In an attempt to compromise the PHP codebase, two malicious commits were pushed to the official PHP Git repository. The incident is alarming considering PHP remains the server-side programming language to power over 79% of the websites on the Internet. In the malicious commits seen by BleepingComputer, the attackers published a mysterious change upstream, “fix typo” under the pretence this was a minor typographical correction.
However, taking a look at the added line 370 where the zend_eval_string function is called, the code actually plants a backdoor for obtaining easy Remote Code Execution (RCE) on a website running this hijacked version of PHP.
“This line executes PHP code from within the user-agent HTTP header, if the string starts with ‘zerodium’,” responded PHP developer Jake Birchall to Michael Voříšek, who had first pointed out the anomaly.
In an interview, PHP maintainer Nikita Popov added:
“The first commit was found a couple of hours after it was made, as part of routine post-commit code review. The changes were rather obviously malicious and reverted right away.”
Additionally, the malicious commit was made in the name of PHP creator, Rasmus Lerdorf.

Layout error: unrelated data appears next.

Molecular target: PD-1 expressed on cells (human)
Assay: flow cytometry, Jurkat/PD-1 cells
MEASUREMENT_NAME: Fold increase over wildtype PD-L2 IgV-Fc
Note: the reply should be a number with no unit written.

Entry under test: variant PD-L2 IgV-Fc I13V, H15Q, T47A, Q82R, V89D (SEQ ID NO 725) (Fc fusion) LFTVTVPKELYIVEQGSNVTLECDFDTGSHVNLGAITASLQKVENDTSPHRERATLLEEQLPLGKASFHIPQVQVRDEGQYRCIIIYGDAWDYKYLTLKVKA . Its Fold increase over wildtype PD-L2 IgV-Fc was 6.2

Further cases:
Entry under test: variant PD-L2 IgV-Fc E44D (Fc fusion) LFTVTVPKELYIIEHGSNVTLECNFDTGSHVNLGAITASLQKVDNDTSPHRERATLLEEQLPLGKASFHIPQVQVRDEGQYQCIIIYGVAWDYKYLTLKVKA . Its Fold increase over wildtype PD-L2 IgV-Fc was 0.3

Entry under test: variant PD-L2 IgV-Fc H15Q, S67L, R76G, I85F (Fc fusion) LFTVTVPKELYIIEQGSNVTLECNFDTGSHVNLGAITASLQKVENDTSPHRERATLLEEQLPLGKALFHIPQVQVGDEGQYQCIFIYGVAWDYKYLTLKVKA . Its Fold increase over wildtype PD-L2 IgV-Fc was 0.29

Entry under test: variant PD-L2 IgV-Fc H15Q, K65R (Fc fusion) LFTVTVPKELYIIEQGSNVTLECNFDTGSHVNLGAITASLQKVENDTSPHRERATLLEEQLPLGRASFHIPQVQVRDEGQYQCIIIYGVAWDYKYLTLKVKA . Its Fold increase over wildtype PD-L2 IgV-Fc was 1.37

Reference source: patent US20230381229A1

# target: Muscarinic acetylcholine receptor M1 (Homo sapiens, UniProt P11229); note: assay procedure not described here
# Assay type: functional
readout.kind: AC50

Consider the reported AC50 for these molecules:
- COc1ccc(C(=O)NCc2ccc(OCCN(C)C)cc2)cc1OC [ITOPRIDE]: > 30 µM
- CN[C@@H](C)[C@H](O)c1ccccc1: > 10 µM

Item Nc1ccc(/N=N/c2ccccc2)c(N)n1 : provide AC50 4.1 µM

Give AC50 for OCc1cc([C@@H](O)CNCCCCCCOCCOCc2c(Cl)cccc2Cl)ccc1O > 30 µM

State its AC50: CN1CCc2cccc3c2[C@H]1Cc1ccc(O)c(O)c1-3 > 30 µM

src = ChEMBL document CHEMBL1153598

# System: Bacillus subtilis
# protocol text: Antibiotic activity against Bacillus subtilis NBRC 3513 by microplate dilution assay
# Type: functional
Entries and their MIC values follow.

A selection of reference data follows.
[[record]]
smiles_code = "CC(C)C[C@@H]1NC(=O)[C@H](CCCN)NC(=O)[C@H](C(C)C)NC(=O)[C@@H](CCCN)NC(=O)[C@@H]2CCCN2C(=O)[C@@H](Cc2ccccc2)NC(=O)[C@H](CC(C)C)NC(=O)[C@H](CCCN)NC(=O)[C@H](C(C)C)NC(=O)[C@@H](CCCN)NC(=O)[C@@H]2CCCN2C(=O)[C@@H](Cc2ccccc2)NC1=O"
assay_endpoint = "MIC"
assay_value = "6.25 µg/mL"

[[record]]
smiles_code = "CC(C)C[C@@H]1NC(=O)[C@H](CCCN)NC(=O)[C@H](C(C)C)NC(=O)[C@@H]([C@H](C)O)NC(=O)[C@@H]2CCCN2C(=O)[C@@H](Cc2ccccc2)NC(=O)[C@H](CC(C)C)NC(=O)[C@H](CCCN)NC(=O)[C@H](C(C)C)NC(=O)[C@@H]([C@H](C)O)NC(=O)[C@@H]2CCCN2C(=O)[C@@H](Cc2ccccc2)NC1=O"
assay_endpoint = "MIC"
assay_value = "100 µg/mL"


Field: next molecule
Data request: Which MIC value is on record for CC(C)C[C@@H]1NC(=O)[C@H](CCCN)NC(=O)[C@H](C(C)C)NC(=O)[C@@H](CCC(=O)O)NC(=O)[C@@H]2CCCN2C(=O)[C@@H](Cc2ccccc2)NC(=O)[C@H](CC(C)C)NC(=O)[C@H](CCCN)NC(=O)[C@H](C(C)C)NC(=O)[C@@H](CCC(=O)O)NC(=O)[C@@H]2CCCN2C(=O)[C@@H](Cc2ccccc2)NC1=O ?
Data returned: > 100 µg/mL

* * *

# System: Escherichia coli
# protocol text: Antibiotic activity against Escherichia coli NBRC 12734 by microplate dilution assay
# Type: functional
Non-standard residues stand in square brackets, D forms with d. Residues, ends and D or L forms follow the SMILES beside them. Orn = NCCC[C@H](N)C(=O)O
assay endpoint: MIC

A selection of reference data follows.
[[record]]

But, that is hardly surprising as with source code version control systems like Git, it is possible to sign-off a commit as coming from anybody else locally and then upload the forged commit to the remote Git server, where it gives off the impression as if it had indeed been signed-off by the person named on it.
Although a complete investigation of the incident is ongoing, according to PHP maintainers, this malicious activity stemmed from the compromised git.php.net server, rather than a compromise of an individual’s Git account.
Following this incident, PHP maintainers have decided to migrate the official PHP source code repository to GitHub.
“While the investigation is still underway, we have decided that maintaining our own git infrastructure is an unnecessary security risk and that we will discontinue the git.php.net server.”
With this change going forward Popov insists that any code changes be pushed directly to GitHub rather than the git.php.net server from this point on.
Those interested in contributing to the PHP project will now need to be added as a part of the PHP organization on GitHub. The instructions on that are provided in the same security announcement.
BleepingComputer reached out to both Popov and the PHP security team to find out the complete extent of this compromise, and if any code was distributed downstream before the malicious commits were caught.
The PHP team has confirmed to BleepingComputer that they plan on eventually decommissioning their git server in the upcoming days and moving to GitHub permanently.